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Publication numberUS7262563 B2
Publication typeGrant
Application numberUS 10/707,314
Publication dateAug 28, 2007
Filing dateDec 4, 2003
Priority dateAug 14, 2002
Fee statusPaid
Also published asEP1535271A1, EP1535271A4, US6686707, US20040135525, WO2004017289A1, WO2004017289B1
Publication number10707314, 707314, US 7262563 B2, US 7262563B2, US-B2-7262563, US7262563 B2, US7262563B2
InventorsJames R. Webb
Original AssigneeGenesis Microchip Inc.
Export CitationBiBTeX, EndNote, RefMan
External Links: USPTO, USPTO Assignment, Espacenet
Method and apparatus for providing a dynamic rotational alignment of a cathode ray tube raster
US 7262563 B2
Abstract
A method and apparatus used to step and correct the position of raster lines in a sinusoidal or zig-zag deflection system. By combining the magnetic flux generated with a rotation “twister” coil and a vertical deflection coil, scan lines can be uniformly spaced and separated nearly to their ends. Accordingly, the magnetic flux generated with the twister coil is adjusted going in the left to right direction then reversed in polarity and readjusted while returning from right to left. It is this controlled twister flux that combines with the linear vertical deflection flux to straighten and then step each scan line to produce an aligned raster.
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Claims(8)
1. A method of dynamically correcting, on a line by line basis, rotational distortion of a raster scan in a cathode ray tube, comprising:
generating a first correction magnetic flux component;
adding the first correction magnetic flux to a first vertical deflection magnetic flux component in real time;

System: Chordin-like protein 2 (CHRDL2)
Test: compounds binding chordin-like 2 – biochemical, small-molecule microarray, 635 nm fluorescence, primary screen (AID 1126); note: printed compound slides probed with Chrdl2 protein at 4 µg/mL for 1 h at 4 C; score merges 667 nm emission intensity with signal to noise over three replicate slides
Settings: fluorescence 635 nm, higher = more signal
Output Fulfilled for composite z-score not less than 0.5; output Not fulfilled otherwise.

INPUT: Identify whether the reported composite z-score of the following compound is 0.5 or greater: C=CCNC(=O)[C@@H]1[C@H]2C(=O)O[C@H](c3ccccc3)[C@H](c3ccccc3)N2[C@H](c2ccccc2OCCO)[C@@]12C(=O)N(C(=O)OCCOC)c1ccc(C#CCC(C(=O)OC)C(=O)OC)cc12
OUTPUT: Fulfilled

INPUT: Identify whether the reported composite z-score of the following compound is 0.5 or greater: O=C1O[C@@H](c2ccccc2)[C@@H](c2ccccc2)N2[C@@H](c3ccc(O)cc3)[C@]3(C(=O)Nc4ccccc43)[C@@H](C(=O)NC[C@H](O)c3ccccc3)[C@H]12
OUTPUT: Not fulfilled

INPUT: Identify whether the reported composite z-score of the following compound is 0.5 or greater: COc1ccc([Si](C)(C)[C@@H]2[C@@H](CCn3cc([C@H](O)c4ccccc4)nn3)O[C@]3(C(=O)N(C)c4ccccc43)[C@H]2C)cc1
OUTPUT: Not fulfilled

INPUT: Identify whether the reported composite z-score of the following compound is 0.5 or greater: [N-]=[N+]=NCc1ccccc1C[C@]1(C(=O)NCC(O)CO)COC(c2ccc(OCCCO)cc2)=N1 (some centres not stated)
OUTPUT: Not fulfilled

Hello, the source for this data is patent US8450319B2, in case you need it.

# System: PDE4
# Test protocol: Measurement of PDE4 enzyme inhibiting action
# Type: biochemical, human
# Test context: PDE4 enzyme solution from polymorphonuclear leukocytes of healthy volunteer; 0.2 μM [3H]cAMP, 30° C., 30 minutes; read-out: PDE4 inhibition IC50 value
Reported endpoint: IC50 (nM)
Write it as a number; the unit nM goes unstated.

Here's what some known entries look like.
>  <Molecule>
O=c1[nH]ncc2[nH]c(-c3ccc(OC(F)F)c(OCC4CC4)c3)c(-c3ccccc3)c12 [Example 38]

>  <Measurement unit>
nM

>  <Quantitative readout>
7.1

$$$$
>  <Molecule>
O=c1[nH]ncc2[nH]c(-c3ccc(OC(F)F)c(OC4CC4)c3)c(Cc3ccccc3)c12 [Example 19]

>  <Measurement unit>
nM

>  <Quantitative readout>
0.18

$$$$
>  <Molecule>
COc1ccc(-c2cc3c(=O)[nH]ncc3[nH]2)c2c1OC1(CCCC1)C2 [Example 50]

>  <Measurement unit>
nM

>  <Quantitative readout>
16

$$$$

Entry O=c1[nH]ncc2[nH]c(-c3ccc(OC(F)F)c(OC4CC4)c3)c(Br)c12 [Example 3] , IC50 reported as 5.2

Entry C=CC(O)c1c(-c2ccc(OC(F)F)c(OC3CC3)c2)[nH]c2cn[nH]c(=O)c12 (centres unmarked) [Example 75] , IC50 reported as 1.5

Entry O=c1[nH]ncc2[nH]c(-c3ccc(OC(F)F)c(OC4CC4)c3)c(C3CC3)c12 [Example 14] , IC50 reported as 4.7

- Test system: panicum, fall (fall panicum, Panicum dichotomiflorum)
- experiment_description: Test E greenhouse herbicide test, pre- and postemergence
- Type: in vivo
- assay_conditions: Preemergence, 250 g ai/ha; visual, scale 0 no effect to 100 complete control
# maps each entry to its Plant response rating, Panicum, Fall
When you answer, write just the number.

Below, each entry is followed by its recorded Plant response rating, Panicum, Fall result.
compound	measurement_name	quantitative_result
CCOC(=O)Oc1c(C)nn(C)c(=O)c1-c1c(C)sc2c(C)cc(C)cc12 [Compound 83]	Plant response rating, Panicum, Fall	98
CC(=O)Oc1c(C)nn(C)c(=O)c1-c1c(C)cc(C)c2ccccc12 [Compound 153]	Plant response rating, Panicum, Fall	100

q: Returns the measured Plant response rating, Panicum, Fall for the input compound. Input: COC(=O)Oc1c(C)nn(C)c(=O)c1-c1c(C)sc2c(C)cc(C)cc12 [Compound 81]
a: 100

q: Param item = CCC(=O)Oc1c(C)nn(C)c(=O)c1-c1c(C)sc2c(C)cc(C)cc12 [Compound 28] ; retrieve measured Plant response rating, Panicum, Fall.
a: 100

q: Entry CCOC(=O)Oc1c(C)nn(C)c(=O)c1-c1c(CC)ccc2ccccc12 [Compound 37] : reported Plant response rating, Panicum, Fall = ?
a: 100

generating a second correction magnetic flux component; and
generating a resultant vertical deflection magnetic flux by adding the second correction magnetic flux to a second vertical deflection magnetic flux component in real time wherein the resultant magnetic flux is a substantially free of rotational distortions.
2. A method as recited in claim 1, wherein the first correction magnetic flux and the second correction magnetic flux each has, respectively, a first correction magnetic magnitude and a second correction magnetic flux magnitude that are approximately equal to each other.
3. A method as recited in claim 1, wherein the first correction magnetic flux is added during a first scan and wherein the second correction magnetic flux is added during a second scan wherein the first polarity is approximately 180 degrees out of phase from the second polarity.
4. A method as recited in claim 1, wherein the resultant magnetic flux is adjusted during a line time to uniformly separate the lines.
5. A twister coil arranged to correct, on a line by line basis, rotational distortion of a raster scan in a cathode ray tube having a deflection yoke, a vertical deflection coil, and a horizontal deflection coil, comprising: